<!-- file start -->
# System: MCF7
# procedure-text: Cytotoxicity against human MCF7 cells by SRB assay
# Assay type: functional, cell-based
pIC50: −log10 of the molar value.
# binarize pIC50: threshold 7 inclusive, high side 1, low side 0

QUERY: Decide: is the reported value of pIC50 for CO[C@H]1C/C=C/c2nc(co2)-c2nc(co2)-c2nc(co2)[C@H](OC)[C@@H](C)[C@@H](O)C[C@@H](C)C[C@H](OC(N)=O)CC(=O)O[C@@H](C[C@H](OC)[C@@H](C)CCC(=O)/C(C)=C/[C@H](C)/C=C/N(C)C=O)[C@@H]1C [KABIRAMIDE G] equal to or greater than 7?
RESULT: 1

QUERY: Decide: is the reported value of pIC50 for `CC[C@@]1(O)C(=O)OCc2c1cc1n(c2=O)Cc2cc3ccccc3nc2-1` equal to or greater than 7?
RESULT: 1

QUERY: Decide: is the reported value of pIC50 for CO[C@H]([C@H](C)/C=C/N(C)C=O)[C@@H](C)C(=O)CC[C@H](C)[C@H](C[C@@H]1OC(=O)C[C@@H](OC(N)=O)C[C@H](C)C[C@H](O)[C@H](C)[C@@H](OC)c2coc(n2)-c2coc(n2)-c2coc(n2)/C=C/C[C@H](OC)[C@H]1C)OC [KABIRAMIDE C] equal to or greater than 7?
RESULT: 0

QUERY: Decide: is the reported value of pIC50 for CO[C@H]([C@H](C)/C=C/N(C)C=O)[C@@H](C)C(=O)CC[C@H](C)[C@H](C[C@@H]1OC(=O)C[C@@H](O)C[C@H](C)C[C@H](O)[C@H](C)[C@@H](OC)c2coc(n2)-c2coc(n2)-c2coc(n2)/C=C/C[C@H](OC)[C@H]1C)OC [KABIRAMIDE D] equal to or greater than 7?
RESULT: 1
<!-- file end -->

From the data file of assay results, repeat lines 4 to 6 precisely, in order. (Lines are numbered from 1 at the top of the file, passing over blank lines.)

pIC50: −log10 of the molar value.
# binarize pIC50: threshold 7 inclusive, high side 1, low side 0

QUERY: Decide: is the reported value of pIC50 for CO[C@H]1C/C=C/c2nc(co2)-c2nc(co2)-c2nc(co2)[C@H](OC)[C@@H](C)[C@@H](O)C[C@@H](C)C[C@H](OC(N)=O)CC(=O)O[C@@H](C[C@H](OC)[C@@H](C)CCC(=O)/C(C)=C/[C@H](C)/C=C/N(C)C=O)[C@@H]1C [KABIRAMIDE G] equal to or greater than 7?